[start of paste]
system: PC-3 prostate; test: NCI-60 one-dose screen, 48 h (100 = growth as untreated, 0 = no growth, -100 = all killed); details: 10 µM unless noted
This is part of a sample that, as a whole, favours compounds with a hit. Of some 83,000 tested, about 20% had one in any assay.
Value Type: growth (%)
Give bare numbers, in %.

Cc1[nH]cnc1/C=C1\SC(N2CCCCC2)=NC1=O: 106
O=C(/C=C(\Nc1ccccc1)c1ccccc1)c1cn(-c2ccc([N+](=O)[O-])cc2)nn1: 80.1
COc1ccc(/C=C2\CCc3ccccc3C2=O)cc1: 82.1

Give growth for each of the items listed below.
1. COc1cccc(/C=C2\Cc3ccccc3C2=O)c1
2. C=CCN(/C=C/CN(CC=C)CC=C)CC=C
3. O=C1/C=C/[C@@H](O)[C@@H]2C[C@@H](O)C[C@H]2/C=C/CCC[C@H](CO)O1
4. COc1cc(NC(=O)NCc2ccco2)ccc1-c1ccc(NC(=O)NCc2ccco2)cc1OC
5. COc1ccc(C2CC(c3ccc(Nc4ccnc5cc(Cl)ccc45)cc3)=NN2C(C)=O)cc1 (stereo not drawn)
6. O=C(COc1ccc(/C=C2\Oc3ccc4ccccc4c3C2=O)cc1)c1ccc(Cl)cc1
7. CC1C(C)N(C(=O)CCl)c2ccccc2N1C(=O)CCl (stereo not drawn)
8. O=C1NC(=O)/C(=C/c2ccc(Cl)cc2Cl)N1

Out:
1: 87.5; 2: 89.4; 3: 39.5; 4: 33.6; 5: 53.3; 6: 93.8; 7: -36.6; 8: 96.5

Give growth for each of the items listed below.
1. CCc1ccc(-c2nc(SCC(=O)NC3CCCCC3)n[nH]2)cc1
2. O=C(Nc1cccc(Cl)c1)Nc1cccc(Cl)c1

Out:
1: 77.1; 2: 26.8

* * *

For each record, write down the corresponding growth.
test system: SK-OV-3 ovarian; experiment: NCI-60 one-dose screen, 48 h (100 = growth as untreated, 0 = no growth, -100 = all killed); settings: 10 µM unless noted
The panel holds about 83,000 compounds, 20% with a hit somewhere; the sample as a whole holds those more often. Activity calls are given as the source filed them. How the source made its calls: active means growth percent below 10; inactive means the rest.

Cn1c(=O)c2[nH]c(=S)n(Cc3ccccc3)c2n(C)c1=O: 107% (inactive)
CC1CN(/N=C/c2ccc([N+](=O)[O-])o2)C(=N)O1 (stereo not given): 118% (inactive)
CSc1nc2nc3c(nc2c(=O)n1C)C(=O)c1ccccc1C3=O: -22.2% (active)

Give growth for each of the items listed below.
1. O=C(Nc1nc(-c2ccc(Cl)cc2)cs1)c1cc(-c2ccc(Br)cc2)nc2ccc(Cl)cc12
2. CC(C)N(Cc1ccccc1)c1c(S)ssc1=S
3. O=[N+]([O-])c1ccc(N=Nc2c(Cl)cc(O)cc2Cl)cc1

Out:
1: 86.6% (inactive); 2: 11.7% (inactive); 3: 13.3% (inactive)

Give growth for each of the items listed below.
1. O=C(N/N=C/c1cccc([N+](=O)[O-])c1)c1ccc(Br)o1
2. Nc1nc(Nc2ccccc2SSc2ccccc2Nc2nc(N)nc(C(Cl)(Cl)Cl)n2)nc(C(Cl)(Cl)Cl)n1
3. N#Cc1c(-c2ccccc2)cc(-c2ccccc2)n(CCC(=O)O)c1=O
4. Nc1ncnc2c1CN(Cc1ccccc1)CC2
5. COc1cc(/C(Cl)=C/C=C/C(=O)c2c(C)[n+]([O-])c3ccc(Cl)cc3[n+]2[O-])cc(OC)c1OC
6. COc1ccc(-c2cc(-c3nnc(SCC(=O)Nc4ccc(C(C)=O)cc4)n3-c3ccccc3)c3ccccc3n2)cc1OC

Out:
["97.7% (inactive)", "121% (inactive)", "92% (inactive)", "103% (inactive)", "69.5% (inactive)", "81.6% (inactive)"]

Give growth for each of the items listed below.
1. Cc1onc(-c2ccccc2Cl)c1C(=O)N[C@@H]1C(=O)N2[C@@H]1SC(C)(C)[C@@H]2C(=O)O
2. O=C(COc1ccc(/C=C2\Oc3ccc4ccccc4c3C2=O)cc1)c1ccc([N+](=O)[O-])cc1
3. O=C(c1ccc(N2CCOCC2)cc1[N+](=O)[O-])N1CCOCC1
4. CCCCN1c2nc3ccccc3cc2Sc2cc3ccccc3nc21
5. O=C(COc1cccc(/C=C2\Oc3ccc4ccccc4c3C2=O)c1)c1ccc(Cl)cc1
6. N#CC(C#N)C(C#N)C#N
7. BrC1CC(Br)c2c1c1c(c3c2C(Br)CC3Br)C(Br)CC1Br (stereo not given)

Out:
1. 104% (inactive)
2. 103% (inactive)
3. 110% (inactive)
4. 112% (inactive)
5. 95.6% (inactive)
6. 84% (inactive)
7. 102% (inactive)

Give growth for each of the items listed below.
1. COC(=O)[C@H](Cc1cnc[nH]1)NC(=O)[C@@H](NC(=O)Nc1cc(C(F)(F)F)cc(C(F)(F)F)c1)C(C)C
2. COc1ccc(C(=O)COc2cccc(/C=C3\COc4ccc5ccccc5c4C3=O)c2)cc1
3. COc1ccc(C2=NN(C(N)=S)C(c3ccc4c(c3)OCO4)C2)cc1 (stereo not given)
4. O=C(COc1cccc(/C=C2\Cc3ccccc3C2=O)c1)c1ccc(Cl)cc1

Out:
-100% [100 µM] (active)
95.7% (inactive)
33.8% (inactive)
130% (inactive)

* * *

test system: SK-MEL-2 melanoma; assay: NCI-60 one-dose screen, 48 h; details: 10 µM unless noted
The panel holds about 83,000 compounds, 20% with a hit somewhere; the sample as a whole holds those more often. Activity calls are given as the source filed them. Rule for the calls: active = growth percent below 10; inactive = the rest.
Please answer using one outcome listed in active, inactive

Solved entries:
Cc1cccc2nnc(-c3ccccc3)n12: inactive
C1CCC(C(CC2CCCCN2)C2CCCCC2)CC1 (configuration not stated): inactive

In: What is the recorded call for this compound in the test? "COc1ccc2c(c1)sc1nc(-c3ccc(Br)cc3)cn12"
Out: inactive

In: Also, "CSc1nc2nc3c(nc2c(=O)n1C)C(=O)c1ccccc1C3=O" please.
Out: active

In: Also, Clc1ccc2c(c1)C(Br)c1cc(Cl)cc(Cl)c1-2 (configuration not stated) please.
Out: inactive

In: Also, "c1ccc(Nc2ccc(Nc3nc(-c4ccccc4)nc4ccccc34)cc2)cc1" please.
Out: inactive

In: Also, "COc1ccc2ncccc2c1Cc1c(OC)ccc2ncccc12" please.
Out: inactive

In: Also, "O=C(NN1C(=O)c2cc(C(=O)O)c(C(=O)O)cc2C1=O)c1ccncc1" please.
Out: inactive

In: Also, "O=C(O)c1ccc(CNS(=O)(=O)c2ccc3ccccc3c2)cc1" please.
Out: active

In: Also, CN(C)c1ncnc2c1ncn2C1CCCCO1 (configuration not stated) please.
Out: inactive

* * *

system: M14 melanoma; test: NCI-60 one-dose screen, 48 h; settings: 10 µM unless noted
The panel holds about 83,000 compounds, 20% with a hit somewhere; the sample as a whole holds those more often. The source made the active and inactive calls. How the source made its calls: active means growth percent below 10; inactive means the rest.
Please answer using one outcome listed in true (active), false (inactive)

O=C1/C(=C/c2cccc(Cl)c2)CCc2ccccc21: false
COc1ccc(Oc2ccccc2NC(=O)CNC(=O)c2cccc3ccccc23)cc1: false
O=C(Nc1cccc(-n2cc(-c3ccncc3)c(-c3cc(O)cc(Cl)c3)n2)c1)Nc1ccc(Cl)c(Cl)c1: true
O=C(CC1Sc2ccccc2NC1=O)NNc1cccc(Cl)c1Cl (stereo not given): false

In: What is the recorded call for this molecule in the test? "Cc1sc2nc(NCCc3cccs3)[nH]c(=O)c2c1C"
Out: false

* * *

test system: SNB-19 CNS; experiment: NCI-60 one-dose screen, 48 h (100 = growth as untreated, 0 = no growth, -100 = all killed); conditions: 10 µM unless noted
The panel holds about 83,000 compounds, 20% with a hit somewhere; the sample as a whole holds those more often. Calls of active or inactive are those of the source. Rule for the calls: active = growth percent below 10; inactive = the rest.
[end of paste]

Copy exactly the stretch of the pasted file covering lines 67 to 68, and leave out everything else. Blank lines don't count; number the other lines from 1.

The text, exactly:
Out:
-100% [100 µM] (active)